The way we do business has evolved. Looking back just 30 years, we can agree by comparison to today's standards that the way we stored business-critical information was archaic. In modern business, we rely on technology for much of our organization’s needs, but this relationship with technology is not without its risks.
It’s easy to believe that by having antivirus or antimalware solutions in place we’re protected, but compliance is more than cyber security: it involves a shift in the way business is done.
Welcome to the new world of data compliance
With the introduction of the General Data Protection Regulation (GDPR) earlier this year, the conversation around data protection was sparked. The GDPR was introduced to replace outdated data privacy laws across Europe and provide greater scope and tougher penalties for those who fail to comply.
Companies who have neglected to protect personal data have been thrown into the spotlight of the news channels and our social media feeds, with Facebook, Cambridge Analytica and Under Armour among the most well-known. The consequences for these breaches are bigger, resulting in not only large fines but also the possibility of jail time depending on the applicable regulation. Arguably, some of the biggest damage is actually the one to your brand and how consumers continue to see you. While the fines may be the initial impact, the fallout afterwards can be the most damaging.
The flurry of activity surrounding the GDPR has also led to many more regulations springing up, including New York’s Stop Hacks and Improve Electronic Data Security Act (SHIELD) and the California Consumer Privacy Act (CCPA).
Data protection is not a new concept, however, and legislation like Sarbanes-Oxley (SOX) and the Health Insurance Portability and Accountability Act of 1996 (HIPAA) have been around for years. In the case of SOX, this came about directly as a result of the infamous accounting scandals of Enron, WorldCom, Tyco and others. The impact of these scandals, damaging the financial markets themselves and jeopardizing investor trust, offers a key insight into the power of data.
The GDPR was not created as a result of a headline-grabbing data breach, but rather simply because the world of data in business is evolving, and so must we.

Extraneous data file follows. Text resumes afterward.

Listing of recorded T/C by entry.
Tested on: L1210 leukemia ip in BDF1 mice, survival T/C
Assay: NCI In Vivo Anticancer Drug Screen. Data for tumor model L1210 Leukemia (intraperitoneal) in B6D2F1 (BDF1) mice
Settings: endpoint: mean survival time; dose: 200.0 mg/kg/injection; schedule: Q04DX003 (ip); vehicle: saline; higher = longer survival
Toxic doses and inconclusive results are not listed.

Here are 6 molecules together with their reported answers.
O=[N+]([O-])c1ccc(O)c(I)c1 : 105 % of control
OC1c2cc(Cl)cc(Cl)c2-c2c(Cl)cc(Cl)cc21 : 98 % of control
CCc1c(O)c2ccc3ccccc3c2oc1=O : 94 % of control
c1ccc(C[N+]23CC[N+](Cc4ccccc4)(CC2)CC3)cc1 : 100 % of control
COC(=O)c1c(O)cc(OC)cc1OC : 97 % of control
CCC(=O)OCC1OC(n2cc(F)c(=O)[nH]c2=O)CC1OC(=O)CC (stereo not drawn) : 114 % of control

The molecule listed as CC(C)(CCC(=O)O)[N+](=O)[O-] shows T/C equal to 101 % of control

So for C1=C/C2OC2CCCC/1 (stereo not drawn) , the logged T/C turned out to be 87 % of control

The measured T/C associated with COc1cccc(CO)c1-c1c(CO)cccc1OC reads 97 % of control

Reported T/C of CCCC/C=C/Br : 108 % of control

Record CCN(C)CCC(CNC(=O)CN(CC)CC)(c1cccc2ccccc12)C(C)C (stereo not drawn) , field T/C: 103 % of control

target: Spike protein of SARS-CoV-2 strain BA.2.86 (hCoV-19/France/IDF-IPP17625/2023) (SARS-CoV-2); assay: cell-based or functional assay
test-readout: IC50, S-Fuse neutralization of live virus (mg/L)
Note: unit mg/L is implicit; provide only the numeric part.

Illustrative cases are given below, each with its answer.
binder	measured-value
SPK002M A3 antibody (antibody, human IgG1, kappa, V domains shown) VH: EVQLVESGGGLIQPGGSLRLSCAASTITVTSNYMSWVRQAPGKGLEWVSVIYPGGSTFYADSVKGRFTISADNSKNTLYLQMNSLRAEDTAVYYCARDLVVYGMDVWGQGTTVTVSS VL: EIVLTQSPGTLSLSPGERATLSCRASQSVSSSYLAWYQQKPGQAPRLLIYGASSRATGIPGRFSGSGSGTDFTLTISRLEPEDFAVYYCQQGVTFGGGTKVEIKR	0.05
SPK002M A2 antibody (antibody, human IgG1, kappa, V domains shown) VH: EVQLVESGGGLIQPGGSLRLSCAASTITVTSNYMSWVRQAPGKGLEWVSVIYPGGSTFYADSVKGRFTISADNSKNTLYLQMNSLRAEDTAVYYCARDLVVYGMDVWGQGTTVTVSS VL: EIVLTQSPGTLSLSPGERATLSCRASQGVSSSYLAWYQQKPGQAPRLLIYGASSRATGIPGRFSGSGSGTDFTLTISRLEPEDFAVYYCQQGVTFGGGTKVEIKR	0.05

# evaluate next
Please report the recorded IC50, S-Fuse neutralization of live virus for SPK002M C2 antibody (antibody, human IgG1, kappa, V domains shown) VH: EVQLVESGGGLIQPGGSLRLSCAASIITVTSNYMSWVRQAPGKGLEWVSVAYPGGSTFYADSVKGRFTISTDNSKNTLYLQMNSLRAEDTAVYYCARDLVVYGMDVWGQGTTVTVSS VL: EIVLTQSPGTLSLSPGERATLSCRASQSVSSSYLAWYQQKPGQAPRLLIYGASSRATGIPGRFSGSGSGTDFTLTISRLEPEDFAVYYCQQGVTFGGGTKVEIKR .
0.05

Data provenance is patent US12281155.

The strengths and weaknesses of data
As the volume of data continues to grow, organizations are continuing to seek ways to extract more value from it. Understanding data and using it correctly can guide companies to greater growth, but the misuse of data can, as we have seen previously, lead to the collapse of an entire business. So is the potential payoff worth taking the risks associate with handling data? Absolutely. But in taking this on, we must acknowledge the well-known quote: “With great power comes great responsibility”.
Organizations are responsible for protecting the data of their customers, and this doesn’t just mean from external threats. One of the biggest blind spots that businesses overlook is internal security. Hackers and phishing scams may be at the forefront of your mind when thinking about data breeches, but actually a large proportion of data exposure comes as a result of an internal error or attack.
In order to provide full coverage, it is the responsibility of businesses to identify gaps in security and highlight weak points and possible risk factors. Consumers are demanding more and are getting wiser to the rights of their personal information, and it’s up to organizations to put practices in place to address these.
Knowledge is power
In order to reap the rewards of data, it’s crucial to understand what’s required of you as an employee and as a business in terms of regulatory demands. It is no longer acceptable to be reactive when it comes to dealing with data security. It's too late once we are dealing with the immediate fallout or minimizing the reach of a breach. We must take a proactive approach to handling and protecting our data.
The first step in doing so is getting wise on the respective legislations. Being familiar with data laws is no longer restricted to the lawyers. If you interact with data or are responsible for it, then you should not have to wait for instruction to come from higher up. Take the initiative and do your research. Revisit your own systems and processes and ask if they are fully compliant.
Microsoft MVP Grant Fritchey recently wrote a free to download whitepaper for Redgate Software which unpicks legislation for the data professional, providing insight and guidance into how to best approach data compliance. If you want to find out how compliant you really are with data protection regulations, it could be a good place to start.
Redgate Software makes ingeniously simple software used by more than 800,000 IT professionals and is the leading Microsoft SQL Server tools vendor. Redgate's philosophy is to design highly usable, reliable tools which elegantly solve the problems database developers and DBAs face every day, and help them to adopt compliant database DevOps. As a result, more than 100,000 companies use products in the Redgate SQL Toolbelt, including 91% of those in the Fortune 100.